John, this is a GREAT scenario and I really appreciate all the work you put into this article and especially the supporting documentation. I have printed it out and filed it behind the “Weather” tab in my notebook that I used just 10 days ago during my CFI intial. As a newly minted instructor (at the age of 63, 47 years after my first solo) I look forward to using this documentation to teach others who will face these decisions.

    • John Zimmerman
      John Zimmerman says:

      Thanks Ron. I think the Go/No Go decision is one of the few things that doesn’t really get easier with experience. We learn how to land better, how to talk on the radio, etc. But weather is always a challenge. That’s what this series is about.

      Some pilots cancel too much – it’s not a popular view but I believe it. We can’t run every time there is adverse weather forecast. By the same token, the NTSB reports are filled with pilots who never cancel. The judgment part is in between – getting good utility from a pilot’s license without sacrificing safety.

      • Randolph Holder
        Randolph Holder says:

        I agree John. He’s obviously done a thorough briefing and knows the risks in a capable and properly equipped airplane. 80 hours TT and flying a 172? Absolutely not.
        I also agree with the other commenter who said “climb to 20,000 and enjoy the ride in sunshine.” Easy for me to say with a FIKI turbo and built-in O2, but that would be my plan.

  13. Steve
    Steve says:

    I’d go. Have the same plane and done this kind of trip many times. In this case, I’d probably stay fairly low, perhaps 4 to 8K. However, it’s prudent to always have a good out.
    I’d also need more info prior to departure… more pireps and an update on current weather.
    I’d bet on ice free layers, which isn’t uncommon with this kind of weather, but need to find them.
    If it really got bad, I’d delay, as the wx is improving. Perhaps getting in as late as 6pm (still daylight) and VFR weather for the arrival. If not, the next morning looks a lot better and could always have fun on Sat.

  14. Michael
    Michael says:

    For civil flying, on my own time, if I have to debate a “go or no go” scenario for more that 15 minutes, I don’t go. That is my own rule and it has worked out 100% of the time. When I fly for work… I am willing to accept greater risk because I have access to a more capable aircraft. For this scenario, as stated, I would go… I would also be willing to divert, and rent a car if things became dicey. That is just a reality of general aviation flying and I have made peace with it.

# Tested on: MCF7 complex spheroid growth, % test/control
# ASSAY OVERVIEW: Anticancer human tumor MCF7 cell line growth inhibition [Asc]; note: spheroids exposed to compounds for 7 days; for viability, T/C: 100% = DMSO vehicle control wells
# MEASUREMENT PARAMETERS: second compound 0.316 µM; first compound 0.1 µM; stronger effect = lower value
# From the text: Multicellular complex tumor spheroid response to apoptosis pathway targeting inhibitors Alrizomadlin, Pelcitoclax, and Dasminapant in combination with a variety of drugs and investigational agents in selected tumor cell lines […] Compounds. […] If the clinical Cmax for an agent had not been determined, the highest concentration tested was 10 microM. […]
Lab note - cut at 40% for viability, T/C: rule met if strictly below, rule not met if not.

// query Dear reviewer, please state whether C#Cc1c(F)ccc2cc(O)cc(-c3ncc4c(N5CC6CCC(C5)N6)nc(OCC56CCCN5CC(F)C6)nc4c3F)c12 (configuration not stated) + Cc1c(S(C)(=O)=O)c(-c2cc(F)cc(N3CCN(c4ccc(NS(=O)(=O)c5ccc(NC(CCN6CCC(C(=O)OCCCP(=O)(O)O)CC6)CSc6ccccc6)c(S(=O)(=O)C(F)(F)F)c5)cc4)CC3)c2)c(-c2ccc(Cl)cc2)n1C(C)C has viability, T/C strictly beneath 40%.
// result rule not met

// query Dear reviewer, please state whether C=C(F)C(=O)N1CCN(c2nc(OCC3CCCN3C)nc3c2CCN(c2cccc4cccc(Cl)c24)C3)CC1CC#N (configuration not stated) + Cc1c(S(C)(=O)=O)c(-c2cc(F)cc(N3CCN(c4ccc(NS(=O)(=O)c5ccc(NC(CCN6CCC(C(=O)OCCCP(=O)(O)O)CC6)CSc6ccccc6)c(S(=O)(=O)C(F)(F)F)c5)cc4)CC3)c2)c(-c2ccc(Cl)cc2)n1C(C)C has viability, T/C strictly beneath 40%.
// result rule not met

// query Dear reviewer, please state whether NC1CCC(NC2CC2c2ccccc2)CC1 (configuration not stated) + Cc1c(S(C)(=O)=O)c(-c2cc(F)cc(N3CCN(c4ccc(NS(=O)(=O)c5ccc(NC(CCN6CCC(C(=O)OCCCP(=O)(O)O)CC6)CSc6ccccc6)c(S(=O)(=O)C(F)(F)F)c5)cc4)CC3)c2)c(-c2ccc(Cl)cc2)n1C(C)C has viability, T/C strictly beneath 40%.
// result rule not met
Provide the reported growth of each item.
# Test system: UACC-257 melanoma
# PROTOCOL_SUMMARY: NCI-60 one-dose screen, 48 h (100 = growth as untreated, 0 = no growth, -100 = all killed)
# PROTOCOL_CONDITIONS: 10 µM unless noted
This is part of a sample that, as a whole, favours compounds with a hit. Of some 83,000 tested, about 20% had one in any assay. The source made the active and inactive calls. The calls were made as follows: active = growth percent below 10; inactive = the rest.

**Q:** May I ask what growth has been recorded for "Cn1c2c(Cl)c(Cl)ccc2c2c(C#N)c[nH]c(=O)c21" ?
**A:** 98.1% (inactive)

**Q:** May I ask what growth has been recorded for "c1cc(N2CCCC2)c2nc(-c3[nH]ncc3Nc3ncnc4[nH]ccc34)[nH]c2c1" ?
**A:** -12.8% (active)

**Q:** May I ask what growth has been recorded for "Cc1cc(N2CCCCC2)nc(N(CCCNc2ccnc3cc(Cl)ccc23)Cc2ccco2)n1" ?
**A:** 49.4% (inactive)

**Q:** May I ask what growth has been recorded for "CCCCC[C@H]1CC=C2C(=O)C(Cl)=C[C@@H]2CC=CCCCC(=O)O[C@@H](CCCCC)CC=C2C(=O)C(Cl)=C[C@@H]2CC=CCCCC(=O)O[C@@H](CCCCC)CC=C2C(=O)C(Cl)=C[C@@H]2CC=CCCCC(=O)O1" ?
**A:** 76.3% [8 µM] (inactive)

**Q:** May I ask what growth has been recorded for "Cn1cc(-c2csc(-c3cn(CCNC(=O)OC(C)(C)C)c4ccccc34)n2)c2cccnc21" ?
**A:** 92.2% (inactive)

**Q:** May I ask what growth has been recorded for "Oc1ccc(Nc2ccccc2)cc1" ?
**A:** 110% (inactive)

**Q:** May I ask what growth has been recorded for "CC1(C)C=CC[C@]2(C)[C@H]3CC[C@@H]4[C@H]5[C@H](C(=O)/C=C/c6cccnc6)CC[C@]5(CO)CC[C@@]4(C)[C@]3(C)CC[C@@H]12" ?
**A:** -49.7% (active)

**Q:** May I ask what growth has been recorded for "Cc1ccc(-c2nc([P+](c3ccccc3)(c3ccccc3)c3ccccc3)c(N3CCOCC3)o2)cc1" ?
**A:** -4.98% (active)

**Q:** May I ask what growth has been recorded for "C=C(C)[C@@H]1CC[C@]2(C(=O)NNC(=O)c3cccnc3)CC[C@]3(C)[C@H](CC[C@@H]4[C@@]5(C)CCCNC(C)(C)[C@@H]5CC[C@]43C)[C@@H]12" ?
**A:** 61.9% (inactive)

• steve
      steve says:


      Reading your post suggests perhaps a double standard, which I’m not sure you mean….

      Keep the level of safety the same…. all the time. Weather you’re flying a SE piston or a jet, and weather you have your family on board or your solo. In some cases the jet will get you thru where the piston SE won’t.

      You may have more capability with a jet, but keep your standards for safety the same. Keep the risk/benefit for all flights at what ever level you hope to have, and I hope it’s high.

      • Michael
        Michael says:

        To rephrase (and indicate agreement):

        I am able to mitigate risks differently in a more capable aircraft.

        There are certainly flights I will accept in an all weather aircraft, and/or a high performance aircraft, that I would not take in a light civil SEL for instance.

        So, the one constant between both scenarios is rejecting a flight in which the risks that cannot be mitigated out weigh the benefits of the flight.

        There is significant risk in any flying. A competent pilot must accept or mitigate some risk, or not fly. The question is where you draw the line. And where you draw the line is based on your, or your aircraft’s capability to mitigate risk.

        I think we are saying the same thing. Are we?

        • steve
          steve says:


          Perhaps we are saying the same thing…. you state you’re willing to take a higher risk in a more capable aircraft. I would state you should take no additional risk in any plane… except that you will be able to go more often in a more capable aircraft, but the risk does not increase.

          For example, you may be just as safe and no difference in risk if you fly a FIKI plane in this weather vs. a non ice plane in the clouds when there’s no ice forecast but temp may be marginal.